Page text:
Royal Dutch Shell plc (NYSE:RDS.A) (NYSE:RDS.B) reported its second quarter net income is down by 53 percent from $8.66 billion during the same period last to the current $4.06 billion. Its current cost of supplies (CSS) earnings decline by 25 percent from $8 billion last year to $6 billion this year.
The company also reported that its $5.72 billion current cost of supplies earnings excluding identified items dropped by 13 percent from $6.5 billion during the same quarter a year earlier.
Its basic CCS income per share is 95 cents, down by 26 percent from $1.29; its basic CCS earnings per share excluding identified items is 91 cents, a 13 percent decrease from $1.05 during the second quarter in 2011 respectively.
Royal Dutch Shell plc (NYSE:RDS.A) (NYSE:RDS.B) distributed a total of $2.8 billion. Its dividend per ordinary share is 43 cents and 86 cents per American depository share (ADS). Based on its earnings report, the company issued $19.8 million Class A Shares under the Scrip Dividend Program during the first quarter. The company also repurchased 25.5 million Class B shares under its share buyback program.
The company’s cash flow from operating activities climbed by 33 percent from $10 billion to $13.3 billion. During the second quarter, the company produced 3,103 barrels of oil equivalent (thousands boe/d); 2 percent higher than last year excluding impact of divestments, exits, production-sharing contract (“PSC”) price effects and security impacts onshore Nigeria. Its sales volume for LNG is $4.57 million tonnes, down by 5 percent.
The company has 8,647 (million scf/d) available natural gas production for sale and 1,612 (thousand b/d) available liquids production for sale.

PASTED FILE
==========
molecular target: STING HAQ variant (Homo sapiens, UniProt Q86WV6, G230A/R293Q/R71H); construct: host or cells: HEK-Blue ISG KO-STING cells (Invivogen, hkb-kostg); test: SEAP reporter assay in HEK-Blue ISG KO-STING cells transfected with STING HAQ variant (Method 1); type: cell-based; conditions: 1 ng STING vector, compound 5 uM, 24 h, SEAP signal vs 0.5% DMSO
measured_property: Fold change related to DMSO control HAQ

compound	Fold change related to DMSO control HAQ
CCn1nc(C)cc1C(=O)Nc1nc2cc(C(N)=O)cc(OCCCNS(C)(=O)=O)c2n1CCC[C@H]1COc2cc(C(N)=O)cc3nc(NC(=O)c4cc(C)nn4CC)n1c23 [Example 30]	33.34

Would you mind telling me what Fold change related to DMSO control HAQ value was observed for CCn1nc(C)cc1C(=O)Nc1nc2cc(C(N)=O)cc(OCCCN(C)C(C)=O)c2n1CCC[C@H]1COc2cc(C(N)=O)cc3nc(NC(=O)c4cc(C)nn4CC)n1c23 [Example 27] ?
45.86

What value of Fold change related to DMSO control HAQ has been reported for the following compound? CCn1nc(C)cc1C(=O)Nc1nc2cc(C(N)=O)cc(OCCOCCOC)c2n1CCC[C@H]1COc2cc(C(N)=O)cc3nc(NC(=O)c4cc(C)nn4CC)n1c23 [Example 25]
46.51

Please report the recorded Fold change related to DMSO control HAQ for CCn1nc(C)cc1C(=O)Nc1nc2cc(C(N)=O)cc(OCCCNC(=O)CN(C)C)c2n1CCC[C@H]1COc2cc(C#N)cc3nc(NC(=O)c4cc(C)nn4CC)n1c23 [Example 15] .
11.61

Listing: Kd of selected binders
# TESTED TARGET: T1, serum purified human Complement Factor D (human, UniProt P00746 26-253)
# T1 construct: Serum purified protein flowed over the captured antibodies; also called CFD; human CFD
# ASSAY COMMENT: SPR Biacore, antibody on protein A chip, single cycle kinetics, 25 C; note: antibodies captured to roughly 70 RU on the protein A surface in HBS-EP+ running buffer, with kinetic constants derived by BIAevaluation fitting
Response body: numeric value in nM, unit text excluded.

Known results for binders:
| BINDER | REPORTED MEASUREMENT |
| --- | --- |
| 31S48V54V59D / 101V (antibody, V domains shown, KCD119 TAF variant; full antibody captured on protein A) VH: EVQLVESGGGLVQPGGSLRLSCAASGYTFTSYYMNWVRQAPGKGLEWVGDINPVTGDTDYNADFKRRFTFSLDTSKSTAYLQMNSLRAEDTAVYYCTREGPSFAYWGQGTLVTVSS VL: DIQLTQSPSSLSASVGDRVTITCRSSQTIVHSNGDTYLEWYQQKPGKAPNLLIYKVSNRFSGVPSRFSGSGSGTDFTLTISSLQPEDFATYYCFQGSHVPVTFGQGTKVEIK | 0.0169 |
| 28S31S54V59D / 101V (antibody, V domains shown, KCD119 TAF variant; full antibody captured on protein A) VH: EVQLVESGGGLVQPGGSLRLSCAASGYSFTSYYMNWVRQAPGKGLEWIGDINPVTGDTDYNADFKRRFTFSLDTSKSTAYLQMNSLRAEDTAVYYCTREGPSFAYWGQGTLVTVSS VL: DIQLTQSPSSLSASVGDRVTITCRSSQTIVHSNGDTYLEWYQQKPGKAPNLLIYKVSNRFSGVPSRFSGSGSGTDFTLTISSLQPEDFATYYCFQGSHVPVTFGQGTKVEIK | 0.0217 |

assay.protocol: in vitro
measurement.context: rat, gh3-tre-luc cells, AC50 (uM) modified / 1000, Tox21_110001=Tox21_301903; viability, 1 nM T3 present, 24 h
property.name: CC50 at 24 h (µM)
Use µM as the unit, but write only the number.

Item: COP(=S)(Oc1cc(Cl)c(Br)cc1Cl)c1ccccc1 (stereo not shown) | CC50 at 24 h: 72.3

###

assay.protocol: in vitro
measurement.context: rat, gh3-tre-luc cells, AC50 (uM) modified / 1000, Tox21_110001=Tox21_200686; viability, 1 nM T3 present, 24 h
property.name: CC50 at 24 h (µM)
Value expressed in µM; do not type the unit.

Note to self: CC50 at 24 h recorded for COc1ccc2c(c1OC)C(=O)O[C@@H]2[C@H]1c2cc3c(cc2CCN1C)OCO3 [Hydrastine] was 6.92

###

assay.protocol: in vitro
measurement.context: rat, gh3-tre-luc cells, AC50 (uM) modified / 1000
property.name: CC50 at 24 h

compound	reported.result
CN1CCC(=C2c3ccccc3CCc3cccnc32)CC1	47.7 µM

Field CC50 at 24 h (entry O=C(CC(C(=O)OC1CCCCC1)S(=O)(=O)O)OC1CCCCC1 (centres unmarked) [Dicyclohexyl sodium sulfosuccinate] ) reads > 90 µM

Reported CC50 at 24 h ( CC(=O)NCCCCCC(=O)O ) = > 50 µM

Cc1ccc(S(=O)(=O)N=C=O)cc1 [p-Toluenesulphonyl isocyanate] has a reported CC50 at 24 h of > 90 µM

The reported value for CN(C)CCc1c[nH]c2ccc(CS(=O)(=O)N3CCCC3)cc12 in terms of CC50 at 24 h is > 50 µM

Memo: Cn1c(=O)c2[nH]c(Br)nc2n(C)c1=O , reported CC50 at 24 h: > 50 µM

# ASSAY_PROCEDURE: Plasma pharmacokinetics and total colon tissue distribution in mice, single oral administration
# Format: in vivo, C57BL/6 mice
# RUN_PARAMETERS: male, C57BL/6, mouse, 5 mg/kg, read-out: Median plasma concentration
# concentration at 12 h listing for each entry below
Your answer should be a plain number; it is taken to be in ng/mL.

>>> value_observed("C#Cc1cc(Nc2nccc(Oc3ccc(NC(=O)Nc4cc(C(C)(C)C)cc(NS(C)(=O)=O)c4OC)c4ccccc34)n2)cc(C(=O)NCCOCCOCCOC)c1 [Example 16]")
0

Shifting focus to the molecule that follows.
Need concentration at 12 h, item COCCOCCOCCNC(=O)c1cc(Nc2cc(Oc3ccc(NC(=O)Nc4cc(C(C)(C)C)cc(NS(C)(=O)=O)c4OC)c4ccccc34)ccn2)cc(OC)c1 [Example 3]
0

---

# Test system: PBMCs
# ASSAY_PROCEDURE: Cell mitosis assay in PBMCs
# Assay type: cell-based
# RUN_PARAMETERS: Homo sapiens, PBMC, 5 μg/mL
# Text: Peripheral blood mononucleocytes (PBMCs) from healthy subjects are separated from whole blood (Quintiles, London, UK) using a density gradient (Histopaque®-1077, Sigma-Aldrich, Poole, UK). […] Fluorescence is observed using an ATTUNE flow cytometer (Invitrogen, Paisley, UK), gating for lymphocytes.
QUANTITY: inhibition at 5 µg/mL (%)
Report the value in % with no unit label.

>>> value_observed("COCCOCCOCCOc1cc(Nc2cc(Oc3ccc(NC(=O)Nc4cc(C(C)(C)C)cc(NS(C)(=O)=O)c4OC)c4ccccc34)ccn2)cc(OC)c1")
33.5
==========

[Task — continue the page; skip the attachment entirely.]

In a statement, Peter Voser Chief Executive Officer of Royal Dutch Shell said the weak earnings performance of the company during the second quarter this year is caused by the global economic instability and the downturn of energy prices particularly the lower gas prices in North America. Voser said, “We are moving forward in volatile times. Our profits have fallen with energy prices, but our growth strategy is delivering to the bottom line. Shell’s second quarter 2012 earnings declined from year-ago levels, with weaker oil and North American gas prices offsetting the benefit of increased upstream volumes and improved refining margins. Our profits pay for Shell’s dividends and substantial investments in new projects, to ensure affordable and reliable energy supplies for our customers, adding value for our shareholders.”
In addition, Voser said the company is implementing long-term consistent strategy to combat the instability of energy prices and allocated $32 billion organic capital investment for 2012. He pointed out that its business strategy is concentrated on competitiveness and innovation.